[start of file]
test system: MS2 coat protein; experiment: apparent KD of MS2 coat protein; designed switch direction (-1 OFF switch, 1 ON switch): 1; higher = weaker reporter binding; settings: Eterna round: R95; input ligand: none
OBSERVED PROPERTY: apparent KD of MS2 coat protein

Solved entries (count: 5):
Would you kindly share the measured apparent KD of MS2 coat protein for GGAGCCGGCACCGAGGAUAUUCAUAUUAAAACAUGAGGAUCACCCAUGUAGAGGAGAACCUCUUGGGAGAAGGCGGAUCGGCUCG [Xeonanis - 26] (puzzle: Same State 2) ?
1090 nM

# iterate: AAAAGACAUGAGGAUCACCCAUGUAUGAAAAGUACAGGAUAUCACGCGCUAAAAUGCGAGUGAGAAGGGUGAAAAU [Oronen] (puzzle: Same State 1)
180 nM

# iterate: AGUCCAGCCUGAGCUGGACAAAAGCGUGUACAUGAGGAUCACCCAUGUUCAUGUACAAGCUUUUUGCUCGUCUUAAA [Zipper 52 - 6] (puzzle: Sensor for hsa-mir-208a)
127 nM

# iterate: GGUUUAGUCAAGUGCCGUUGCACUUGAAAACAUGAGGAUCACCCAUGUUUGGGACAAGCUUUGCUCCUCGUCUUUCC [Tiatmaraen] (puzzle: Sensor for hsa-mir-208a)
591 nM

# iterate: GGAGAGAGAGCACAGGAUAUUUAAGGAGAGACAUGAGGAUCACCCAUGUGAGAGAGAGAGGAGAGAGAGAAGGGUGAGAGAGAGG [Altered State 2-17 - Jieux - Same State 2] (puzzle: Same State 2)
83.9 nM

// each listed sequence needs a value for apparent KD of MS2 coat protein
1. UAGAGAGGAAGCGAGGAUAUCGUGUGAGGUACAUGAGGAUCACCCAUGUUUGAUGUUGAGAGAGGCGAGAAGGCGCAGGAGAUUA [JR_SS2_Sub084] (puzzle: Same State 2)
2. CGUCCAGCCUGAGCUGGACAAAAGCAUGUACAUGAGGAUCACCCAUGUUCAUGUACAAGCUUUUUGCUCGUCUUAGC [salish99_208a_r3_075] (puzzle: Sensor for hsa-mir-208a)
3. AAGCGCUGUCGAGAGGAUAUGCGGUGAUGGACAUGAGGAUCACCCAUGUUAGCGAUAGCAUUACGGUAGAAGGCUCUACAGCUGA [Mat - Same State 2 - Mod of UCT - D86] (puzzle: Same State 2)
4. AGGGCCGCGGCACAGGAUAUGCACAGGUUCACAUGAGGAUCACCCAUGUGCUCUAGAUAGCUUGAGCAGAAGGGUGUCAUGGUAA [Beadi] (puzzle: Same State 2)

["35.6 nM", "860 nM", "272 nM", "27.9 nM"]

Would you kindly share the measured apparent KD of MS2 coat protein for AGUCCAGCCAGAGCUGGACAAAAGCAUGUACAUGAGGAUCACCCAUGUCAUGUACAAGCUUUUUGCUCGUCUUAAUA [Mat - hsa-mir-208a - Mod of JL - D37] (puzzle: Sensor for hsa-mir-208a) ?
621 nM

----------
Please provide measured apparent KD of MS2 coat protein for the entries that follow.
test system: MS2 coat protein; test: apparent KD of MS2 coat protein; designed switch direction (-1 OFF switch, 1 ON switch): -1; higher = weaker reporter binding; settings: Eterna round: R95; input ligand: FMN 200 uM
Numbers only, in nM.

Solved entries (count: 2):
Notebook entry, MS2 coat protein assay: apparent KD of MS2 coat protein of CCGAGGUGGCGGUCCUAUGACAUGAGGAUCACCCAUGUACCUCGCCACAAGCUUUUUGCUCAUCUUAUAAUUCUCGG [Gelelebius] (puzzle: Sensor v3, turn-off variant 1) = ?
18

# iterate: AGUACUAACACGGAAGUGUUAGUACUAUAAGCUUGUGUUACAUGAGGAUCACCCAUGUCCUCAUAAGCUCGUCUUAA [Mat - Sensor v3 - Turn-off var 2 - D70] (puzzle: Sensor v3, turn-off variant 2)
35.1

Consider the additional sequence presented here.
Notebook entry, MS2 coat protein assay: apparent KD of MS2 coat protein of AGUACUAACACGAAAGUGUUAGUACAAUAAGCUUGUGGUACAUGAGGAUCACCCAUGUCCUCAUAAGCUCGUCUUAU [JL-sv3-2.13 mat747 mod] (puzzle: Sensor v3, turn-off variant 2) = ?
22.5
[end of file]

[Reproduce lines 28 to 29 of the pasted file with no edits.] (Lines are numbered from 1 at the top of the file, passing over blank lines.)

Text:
18

# iterate: AGUACUAACACGGAAGUGUUAGUACUAUAAGCUUGUGUUACAUGAGGAUCACCCAUGUCCUCAUAAGCUCGUCUUAA [Mat - Sensor v3 - Turn-off var 2 - D70] (puzzle: Sensor v3, turn-off variant 2)